There is a certain kind of death that happens when things are ‘forgotten’. Calling our attention to this is the running theme of ‘nostalgia and beauty’ that tints many of the arguments here. Ahmedabad-based Meghal and Vijay Arya grieve over how engineering elements like pumps and tube-wells have sucked the community-forming possibilities of water features away – which previously, one would see in the step-wells, ghats and kunds of yore. The duo’s striking posters juxtapose the beauty of the historical with the clinical character of the technological, with rows of names of by-gone water features written up like on the walls of memorials dedicated to victims of violence. Any exhibition on the death of architecture surely cannot miss a reference to the quintessential riverfront. Contrasting a blank concrete wall with the layered, expansive gestures of a ghat, the Aryas make a pertinent though subtle point.
Rising from the ruins of architecture is a three-dimensional installation by Ahmedabad-based Rajeev Kathpalia that says little, but manages to stir. In the midst of the exhibition’s dense dose of drawings and text, it serves as a moment of pause. “Life can numb us”, believes Kathpalia, “While sometimes, with the closeness of death, you come sharply alive.” He had this profound realisation one time when his parachute malfunctioned on a skydiving trip, causing him to see “things flashing by” with such intensity, in that imminent proximity to death. One chamber of his installation recreates a ‘dead’ ruin, with sounds of the twitter and gurgling of a place that’s alive with nature; while across from it stands a dense agglomeration of skyscrapers and chawls with the vrooming of cars, abuzz with ‘life’ so to say, but somehow entirely numbing in its effect. It is clear that the dead ruins lend much more to the imagination. It seems there is a consensus of sorts that “nostalgia for its own sake is invaluable” – as Samira Rathod says in her panels.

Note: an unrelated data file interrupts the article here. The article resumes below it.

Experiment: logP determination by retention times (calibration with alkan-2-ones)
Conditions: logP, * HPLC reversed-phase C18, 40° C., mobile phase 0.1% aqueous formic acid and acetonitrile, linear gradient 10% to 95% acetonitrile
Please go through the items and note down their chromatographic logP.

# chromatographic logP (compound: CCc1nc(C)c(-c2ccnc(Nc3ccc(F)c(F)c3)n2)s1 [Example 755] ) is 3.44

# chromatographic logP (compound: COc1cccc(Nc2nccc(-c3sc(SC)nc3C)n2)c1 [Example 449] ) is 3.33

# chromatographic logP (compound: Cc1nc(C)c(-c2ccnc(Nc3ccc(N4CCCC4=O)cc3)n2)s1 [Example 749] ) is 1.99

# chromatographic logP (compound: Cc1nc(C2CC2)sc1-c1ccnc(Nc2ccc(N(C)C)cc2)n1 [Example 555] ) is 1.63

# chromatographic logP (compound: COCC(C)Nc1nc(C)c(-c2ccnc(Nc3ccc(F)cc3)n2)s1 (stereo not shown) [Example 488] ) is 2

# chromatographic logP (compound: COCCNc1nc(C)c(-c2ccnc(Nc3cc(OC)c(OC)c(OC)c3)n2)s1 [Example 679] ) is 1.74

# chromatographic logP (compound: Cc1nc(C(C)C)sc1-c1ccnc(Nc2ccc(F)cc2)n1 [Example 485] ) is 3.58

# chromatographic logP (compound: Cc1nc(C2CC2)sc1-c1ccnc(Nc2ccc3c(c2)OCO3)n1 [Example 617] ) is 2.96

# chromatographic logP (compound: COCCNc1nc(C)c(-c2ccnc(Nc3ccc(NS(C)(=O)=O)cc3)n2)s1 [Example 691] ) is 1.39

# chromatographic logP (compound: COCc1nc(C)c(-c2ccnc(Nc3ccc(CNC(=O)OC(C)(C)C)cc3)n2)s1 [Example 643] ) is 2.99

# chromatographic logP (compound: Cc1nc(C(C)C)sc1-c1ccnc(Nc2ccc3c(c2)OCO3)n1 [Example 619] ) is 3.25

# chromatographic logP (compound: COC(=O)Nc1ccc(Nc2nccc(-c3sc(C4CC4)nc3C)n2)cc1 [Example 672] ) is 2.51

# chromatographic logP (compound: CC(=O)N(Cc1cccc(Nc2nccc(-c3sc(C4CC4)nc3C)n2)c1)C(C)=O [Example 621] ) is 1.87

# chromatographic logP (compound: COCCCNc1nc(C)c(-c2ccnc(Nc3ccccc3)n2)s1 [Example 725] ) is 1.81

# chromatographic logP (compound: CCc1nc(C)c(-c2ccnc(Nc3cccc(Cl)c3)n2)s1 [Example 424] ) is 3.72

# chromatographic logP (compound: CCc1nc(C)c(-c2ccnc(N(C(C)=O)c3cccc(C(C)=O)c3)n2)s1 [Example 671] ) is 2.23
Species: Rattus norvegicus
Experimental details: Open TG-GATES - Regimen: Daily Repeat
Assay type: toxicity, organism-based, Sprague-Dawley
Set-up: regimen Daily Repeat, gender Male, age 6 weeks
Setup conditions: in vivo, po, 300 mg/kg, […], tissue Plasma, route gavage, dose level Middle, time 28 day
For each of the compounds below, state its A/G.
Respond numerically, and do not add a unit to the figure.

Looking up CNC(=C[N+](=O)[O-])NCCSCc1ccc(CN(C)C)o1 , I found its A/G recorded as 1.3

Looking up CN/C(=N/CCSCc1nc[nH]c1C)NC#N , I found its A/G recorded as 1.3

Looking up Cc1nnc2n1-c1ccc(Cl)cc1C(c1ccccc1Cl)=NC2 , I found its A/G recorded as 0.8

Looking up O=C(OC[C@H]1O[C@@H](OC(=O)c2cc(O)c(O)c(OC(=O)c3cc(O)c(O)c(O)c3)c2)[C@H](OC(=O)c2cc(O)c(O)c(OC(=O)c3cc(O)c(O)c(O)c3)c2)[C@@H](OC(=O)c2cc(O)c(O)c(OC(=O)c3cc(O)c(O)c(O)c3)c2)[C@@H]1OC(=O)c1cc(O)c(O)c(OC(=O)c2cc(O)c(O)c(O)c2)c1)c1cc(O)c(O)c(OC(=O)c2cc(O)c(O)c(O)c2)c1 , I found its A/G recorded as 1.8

Shabbir Unwalla is also not one to bandy about the bush, being quick to point to the ‘pre-meditated murder’ hatched by the wielders of by-laws. Having chosen to ‘escape’ this circus around by-laws by setting up his practice in Lonavala a long time ago, Unwalla’s heart still grieves for what has come of Mumbai. Architects were previously at the forefront of designing cities, as architects like to often say; they were not merely in the background having to settle for designing private homes. Unwalla’s posters pay homage to the scenic elevations of the Queen’s Necklace promenade, to the arcades and courtyards and pedestrian-friendly streets of much-loved historic cities, arguing that form for form’s sake is a madness that results in placelessness. One wishes that he had gone a bit further in exploring this theme since his argument could raise quite a few questions leading to action.